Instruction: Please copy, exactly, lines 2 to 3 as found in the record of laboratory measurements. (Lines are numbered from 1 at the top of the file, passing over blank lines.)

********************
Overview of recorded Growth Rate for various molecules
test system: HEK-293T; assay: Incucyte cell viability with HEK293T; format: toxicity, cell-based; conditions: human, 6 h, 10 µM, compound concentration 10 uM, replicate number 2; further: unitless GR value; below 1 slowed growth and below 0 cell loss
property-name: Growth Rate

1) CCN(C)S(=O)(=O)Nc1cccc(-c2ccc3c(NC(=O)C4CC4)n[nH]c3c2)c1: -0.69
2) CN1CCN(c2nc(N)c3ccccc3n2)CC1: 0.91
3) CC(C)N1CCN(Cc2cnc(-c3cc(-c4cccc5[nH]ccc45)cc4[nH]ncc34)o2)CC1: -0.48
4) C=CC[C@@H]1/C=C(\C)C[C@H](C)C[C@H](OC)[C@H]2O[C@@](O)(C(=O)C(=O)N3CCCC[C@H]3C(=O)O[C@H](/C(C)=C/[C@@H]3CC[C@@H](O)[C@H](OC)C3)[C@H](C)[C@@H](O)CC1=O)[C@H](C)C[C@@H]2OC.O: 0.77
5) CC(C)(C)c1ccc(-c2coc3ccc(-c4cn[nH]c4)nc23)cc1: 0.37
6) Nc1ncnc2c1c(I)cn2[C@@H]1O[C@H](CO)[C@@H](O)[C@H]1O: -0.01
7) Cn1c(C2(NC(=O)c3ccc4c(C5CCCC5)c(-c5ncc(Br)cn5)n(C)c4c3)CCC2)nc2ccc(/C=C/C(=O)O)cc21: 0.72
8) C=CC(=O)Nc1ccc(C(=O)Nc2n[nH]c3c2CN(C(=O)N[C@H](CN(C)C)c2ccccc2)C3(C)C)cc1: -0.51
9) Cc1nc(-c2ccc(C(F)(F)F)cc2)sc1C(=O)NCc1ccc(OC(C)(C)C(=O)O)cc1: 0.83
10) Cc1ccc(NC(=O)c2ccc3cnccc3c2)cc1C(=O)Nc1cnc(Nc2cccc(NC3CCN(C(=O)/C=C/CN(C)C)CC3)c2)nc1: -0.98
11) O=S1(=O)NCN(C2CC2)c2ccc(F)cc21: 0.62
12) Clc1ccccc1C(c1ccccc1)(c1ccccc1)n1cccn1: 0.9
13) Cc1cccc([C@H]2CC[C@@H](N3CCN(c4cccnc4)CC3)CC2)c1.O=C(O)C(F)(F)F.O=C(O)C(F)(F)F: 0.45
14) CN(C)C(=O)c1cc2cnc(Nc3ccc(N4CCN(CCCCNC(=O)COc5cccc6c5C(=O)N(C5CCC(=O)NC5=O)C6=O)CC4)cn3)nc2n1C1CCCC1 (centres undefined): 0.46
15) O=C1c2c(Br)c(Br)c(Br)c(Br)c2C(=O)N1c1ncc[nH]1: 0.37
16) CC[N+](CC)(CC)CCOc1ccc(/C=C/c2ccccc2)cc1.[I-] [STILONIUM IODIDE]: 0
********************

test system: HEK-293T; assay: Incucyte cell viability with HEK293T; format: toxicity, cell-based; conditions: human, 6 h, 10 µM, compound concentration 10 uM, replicate number 2; further: unitless GR value; below 1 slowed growth and below 0 cell loss
property-name: Growth Rate